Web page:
Millennials in Missions, part 1
Mark Vowels, CGO Director
This post begins a series on millennials in missions. Tune in during the month of July for thoughts on incorporating the next generation into great commission ministry.
I am a baby boomer who is the parent of, and who teaches, millennials. People my age tend to fall into one of two categories when talking about millennials: Fear them and fix them or strive to understand them. I’m in the second group.
I suspect the attempt to fix the younger generation has been going on since the days of Adam and Eve. Every generation tends to look at succeeding generations with some level of suspicion that maybe they just aren’t as good as their predecessors. Please. This is cyclical folly and produces nothing.
That being said, like others of my stage in life, I struggle to fully understand millennials. Nothing new there; my parents struggled to fully understand me. What is more productive, in my opinion, than perennial analysis, is recognizing key characteristics among millennials and seeking to capitalize on their strengths.
This post will attempt to identify some of millennials’ passions and the next post will suggest ways to engage them in productive ways for the accomplishment of great commission ministry.
Millennials are authentic. They value people being real. They are not impressed by titles or positions but are focused on seeing what someone is really all about. Nobody in any generation likes hypocrisy, but millennials tend to root out and expose fakery with greater energy than their forbearers. That also means that millennials tend to reveal what they think and how they feel with greater openness than what is comfortable for older generations. No putting on airs. No trying to impress. Just be yourself.
Millennials love to network and see relationships as foundational to success in any endeavor. While some parents and grandparents complain that millennials falter relationally, that just isn’t so. They simply approach relationships differently than previous generations. They grew up with internet technology and can be thought of as digital natives. Their appetite for the myriad iterations of social media often enhances their focus on relationships. Millennials aren’t loners. They need relationships to function.
Millennials are disruptive, or so say many employers. Fair enough. But why are they disruptive? It’s because (not unlike every other generation of American youth) they are unwilling to embrace the status quo. The flood of new technologies that is the backdrop of their lives proves to millennials that things can be done better, faster, smarter and in ways that are even fun. So millennials like to question why things are done the way they are. They come up with better processes and improved strategies without being asked. This goes against the grain of many who “paid their dues” to get where they are, but the millennials are proving that they often really do have a better way forward.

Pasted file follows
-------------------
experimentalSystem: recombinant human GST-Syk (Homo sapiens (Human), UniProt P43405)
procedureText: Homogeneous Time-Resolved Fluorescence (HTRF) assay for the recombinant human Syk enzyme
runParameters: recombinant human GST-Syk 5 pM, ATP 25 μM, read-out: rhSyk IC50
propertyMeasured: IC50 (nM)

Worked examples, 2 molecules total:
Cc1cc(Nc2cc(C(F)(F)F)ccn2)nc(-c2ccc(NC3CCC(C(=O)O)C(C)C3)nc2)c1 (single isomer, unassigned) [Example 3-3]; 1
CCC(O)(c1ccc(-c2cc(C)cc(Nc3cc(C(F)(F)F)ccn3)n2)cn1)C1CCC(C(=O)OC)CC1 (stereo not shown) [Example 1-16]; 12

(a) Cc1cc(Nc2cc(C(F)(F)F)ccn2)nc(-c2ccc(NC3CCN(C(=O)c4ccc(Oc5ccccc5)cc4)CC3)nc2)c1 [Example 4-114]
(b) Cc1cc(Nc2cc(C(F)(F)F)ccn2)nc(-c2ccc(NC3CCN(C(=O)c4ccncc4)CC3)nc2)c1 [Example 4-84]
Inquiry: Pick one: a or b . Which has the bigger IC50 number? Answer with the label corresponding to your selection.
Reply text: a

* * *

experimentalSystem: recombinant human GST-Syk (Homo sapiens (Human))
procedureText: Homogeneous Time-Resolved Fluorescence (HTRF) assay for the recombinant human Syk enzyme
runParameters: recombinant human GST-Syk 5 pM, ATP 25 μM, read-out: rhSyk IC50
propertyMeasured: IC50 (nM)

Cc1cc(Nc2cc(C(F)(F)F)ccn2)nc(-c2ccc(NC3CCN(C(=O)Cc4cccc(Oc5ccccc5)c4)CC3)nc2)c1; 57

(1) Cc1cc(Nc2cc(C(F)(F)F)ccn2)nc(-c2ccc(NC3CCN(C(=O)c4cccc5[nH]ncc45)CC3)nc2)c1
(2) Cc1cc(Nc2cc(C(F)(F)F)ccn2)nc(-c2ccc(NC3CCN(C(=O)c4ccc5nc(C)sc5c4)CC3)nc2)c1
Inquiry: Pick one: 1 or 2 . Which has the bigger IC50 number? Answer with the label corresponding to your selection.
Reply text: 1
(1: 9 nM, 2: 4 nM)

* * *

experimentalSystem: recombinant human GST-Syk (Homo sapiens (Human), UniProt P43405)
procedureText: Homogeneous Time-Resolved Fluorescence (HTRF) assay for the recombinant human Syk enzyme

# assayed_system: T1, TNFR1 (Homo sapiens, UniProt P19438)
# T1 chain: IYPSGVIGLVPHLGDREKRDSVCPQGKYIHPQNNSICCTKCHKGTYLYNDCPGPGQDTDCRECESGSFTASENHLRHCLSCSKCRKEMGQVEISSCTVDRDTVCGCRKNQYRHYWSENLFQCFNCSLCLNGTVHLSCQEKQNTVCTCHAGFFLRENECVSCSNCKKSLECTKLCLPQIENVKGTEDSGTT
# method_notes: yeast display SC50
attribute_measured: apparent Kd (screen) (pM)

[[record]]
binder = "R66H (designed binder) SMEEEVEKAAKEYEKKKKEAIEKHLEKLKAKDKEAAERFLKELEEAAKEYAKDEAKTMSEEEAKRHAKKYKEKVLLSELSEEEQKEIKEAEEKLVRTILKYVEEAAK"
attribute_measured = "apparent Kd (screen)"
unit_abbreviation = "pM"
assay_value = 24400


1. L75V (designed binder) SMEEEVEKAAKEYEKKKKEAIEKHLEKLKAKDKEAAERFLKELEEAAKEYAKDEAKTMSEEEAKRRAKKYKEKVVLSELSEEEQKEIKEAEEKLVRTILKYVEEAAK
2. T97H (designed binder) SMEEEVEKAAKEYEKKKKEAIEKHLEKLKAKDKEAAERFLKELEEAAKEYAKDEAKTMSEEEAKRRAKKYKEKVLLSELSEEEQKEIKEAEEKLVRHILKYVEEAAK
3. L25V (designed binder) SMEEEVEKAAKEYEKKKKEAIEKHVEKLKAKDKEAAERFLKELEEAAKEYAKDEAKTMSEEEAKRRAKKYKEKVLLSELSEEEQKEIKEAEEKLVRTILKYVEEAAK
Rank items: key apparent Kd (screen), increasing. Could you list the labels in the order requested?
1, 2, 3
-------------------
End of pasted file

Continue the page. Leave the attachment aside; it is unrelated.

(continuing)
Millennials are hopeful. They are dreamers. This is perhaps their most engaging characteristic. They believe that they can make their school, their job, their city and their world better. They want to make a difference and they are thoroughly convinced that they can. Their propensity to network, to use technology and to share both the credit for, and benefits of, achievement means that they expect to see improvement at every turn. Failure is merely an opportunity to learn and progress. They want to be heard because they have big ideas and high expectations.
All of these characteristics can be either annoying or amusing to previous generations who have “been there and done that.” Or they can be capitalized upon for the good of the gospel. In my next post, I’ll give some suggestions about doing just that.
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The CGO Blog
Written by the CGO staff, with guest posts from students and other faculty/staff at BJU to provide thought leadership for missions in a new millennium.